What the court’s orders mean


The court ordered Israel (including its military) to immediately comply with six provisional measures, ensuring it takes all measures to prevent acts of Genocide against Palestinians in Gaza. This extends to killing Palestinians, causing serious bodily or mental harm to civilians, and imposing measures to prevent births. Israel is also to take immediate measures to allow for the provision of humanitarian assistance to address the adverse conditions faced by Palestinians in Gaza.


Of the 17 judges sitting on this case, an overwhelming majority (15 of them) voted to endorse these orders. Its president, Judge Joan Donoghue, is from the United States. Other judges are from Australia, Brazil, China, India, Japan, and Russia. Special ad hoc judges from Israel and South Africa were appointed for this case.


While the ICJ’s interim judgment demonstrated the strength of the South African case at this preliminary stage, it will not resolve the Israel-Hamas conflict.

For example, the court’s orders do not interfere with Israel’s right of self-defense.


Nevertheless, the judgment will affect how Israel conducts its military operations. Much greater emphasis will now need to be given to the principle of distinction between targeting combatants and civilians, and additional measures of precaution will need to be taken to avoid civilian casualties.


Humanitarian aid will also need to flow to Gaza.


In addition, Israel’s supporters and allies — such as Australia, Canada, the United Kingdom, and the United States — will now be expected to respond to the court’s ruling. How they recalibrate their public statements supporting Israel — and their diplomatic and private exchanges with Israeli political leaders — may prove pivotal to Israel scaling back aspects of its military operations.


Israel has been placed on notice by the ICJ. A plausible case has been made that Israel has engaged in genocidal conduct in Gaza. It will take many years before a final judgment is reached. Still, this judgment will influence how the international community and court of public opinion ultimately view Israel’s conduct in Gaza and its pursuit for justice following the 7 October Hamas attacks.



What is the Side of the Story that is Not Yet Decisive? Edited by Abraham A. van Kempen.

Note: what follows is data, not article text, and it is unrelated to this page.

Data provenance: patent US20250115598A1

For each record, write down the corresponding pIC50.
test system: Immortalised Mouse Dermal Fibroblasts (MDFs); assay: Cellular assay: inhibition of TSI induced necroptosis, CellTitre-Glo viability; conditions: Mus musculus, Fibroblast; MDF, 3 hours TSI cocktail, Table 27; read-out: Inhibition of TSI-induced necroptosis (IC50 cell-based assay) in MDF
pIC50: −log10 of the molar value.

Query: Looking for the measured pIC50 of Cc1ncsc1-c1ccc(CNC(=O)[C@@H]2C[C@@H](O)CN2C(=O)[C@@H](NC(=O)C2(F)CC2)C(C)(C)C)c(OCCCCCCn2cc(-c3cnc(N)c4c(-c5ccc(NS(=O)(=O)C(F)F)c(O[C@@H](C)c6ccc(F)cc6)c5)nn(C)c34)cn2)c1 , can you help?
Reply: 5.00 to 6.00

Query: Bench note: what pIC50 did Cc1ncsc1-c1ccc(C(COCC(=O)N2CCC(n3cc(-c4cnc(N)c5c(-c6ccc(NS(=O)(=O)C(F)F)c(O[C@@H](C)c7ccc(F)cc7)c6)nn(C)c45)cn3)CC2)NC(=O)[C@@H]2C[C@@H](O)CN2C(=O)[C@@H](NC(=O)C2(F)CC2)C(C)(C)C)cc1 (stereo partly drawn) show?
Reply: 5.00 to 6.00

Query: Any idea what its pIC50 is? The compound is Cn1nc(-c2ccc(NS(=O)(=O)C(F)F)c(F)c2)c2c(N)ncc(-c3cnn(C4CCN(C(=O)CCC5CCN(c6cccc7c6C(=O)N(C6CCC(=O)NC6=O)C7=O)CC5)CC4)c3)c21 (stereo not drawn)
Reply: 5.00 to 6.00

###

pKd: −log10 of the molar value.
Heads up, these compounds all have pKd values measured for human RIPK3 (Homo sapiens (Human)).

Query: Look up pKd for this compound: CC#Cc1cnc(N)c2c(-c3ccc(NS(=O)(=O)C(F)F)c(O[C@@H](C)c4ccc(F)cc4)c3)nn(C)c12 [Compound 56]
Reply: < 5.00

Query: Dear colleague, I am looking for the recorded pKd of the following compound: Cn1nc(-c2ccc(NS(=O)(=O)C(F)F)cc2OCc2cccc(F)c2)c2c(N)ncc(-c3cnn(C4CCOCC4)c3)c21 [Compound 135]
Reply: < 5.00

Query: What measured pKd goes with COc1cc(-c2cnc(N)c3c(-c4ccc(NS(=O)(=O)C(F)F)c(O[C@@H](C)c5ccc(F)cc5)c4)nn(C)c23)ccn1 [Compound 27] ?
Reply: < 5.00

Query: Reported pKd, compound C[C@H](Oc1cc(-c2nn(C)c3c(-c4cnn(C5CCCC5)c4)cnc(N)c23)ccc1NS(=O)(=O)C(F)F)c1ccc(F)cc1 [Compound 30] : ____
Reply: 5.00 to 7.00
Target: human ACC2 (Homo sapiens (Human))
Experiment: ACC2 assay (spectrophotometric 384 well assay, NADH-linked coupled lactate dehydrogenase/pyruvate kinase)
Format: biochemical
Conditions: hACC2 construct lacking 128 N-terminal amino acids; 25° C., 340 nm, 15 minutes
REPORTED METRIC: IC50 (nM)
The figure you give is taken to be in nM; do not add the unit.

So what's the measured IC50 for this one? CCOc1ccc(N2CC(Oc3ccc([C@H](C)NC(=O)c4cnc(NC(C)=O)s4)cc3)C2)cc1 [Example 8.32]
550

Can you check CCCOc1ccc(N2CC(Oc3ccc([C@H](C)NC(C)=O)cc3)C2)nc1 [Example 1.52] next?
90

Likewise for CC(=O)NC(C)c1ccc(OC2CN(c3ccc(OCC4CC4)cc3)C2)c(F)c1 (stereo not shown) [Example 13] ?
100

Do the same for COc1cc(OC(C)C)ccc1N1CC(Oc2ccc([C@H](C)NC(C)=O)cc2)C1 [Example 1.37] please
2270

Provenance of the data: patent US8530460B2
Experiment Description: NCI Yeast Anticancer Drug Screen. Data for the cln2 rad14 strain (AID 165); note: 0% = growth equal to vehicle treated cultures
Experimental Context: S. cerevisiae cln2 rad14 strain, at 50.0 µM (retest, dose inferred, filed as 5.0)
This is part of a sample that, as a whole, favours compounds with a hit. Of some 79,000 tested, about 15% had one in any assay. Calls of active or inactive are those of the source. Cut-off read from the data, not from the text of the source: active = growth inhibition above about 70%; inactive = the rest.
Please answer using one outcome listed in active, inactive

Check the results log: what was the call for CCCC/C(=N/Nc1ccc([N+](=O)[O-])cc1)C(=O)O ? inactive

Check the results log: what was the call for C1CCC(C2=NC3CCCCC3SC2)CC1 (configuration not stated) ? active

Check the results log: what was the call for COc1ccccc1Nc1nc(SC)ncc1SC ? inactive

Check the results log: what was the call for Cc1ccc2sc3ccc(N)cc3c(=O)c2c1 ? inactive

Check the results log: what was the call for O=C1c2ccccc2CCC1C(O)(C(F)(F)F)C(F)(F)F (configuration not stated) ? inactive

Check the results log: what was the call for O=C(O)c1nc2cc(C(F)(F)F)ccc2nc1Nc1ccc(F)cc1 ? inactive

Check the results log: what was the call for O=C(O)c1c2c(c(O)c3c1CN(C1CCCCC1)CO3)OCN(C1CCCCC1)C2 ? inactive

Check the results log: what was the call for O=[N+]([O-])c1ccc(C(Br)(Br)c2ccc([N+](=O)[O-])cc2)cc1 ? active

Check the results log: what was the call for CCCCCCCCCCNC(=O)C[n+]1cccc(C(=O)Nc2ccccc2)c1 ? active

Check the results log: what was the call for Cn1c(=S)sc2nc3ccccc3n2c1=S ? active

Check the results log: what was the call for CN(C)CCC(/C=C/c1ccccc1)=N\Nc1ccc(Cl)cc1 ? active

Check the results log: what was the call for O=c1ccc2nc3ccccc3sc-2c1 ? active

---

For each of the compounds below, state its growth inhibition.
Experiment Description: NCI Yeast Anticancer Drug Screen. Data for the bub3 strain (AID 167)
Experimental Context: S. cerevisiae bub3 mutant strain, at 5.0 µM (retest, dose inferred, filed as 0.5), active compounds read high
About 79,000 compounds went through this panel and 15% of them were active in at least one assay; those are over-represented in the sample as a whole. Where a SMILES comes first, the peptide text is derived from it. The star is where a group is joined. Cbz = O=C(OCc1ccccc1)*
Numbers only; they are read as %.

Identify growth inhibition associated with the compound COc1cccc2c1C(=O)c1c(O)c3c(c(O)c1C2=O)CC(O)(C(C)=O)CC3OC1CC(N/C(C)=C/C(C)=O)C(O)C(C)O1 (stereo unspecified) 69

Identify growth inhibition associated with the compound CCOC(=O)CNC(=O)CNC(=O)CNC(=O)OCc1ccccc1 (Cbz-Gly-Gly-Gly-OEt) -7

Allowing Israel to distribute humanitarian aid through the establishment of a military government is a straight shot to the replication of this West Bank nightmare, the merging of settler and military violence against Palestinians by an authoritarian state


Israeli Finance Minister Bezalel Smotrich at a briefing in November. Credit: Noam Revkin-Fenton

By Dahlia Scheindlin
Haaretz Israel
1 February 2024

When Finance Minister Bezalel Smotrich gave an interview on Channel 12 last week, it took him just a few split seconds to lay out the astonishing path Israel is – or at least some influential decision-makers are – forging for the future.


"We must not let the aid in through UNRWA… to comply with international law… we will get aid and distribute it by ourselves."


When the hosts argued how dangerous it would be, he slowed down for effect: "Listen to what I'm saying: There. Will. Be. A military government in Gaza. Because everyone agrees that we need to stay in Gaza and control it militarily, and there's no military control without civilian control." That last part was spoken so fast. It's as if Smotrich hopes you'll miss it.

This roughly 10-second exchange contains multitudes. First, Smotrich asserts that Israel should comply with international law by finding a means to get humanitarian aid to Gaza. The world will probably consider that a step in the right direction.

But what happens today sets the course for tomorrow; this is a rule of thumb regarding Israeli-Palestinian relations.